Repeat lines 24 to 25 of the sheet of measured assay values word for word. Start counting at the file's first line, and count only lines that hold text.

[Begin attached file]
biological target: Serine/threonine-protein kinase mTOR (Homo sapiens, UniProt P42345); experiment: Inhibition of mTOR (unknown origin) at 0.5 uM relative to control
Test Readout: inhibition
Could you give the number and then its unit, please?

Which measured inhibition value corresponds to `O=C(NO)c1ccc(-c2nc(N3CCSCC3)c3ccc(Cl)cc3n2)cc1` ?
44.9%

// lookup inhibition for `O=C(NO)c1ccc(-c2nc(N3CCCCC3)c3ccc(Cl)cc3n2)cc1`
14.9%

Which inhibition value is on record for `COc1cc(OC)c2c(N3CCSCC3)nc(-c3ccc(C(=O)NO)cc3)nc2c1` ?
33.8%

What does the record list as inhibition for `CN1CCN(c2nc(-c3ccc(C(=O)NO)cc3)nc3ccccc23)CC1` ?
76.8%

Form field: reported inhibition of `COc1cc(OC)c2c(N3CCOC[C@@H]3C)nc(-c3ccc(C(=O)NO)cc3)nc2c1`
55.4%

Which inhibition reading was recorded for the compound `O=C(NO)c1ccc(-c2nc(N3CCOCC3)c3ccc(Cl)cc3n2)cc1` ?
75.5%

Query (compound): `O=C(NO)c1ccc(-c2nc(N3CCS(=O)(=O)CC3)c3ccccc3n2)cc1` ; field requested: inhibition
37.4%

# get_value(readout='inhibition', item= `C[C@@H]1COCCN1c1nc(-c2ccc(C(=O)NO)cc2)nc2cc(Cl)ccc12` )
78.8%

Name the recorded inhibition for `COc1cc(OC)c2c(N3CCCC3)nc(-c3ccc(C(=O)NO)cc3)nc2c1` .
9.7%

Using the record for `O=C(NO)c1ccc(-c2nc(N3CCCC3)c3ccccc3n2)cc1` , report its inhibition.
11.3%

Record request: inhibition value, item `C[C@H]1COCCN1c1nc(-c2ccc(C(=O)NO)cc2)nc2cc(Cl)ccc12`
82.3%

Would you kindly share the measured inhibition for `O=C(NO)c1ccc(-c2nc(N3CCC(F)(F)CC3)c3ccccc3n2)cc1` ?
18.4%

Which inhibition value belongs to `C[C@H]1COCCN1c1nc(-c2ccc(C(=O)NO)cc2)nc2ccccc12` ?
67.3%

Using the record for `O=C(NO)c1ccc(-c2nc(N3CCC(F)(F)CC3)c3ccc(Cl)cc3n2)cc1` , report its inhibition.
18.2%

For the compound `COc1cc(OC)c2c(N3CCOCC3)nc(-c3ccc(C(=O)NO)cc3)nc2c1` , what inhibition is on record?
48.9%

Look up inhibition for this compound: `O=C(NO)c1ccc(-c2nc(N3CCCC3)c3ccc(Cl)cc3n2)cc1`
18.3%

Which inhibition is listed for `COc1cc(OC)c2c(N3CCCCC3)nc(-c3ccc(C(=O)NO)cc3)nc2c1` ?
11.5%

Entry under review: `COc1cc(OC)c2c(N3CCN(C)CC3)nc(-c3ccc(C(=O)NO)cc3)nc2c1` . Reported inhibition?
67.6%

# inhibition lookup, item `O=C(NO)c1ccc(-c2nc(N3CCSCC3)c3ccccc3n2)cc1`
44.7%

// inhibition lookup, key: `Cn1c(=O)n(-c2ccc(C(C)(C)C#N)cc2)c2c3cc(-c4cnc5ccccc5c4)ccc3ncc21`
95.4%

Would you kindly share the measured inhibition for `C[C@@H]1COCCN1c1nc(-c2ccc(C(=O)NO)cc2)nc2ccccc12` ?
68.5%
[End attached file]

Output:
Record request: inhibition value, item `C[C@H]1COCCN1c1nc(-c2ccc(C(=O)NO)cc2)nc2cc(Cl)ccc12`
82.3%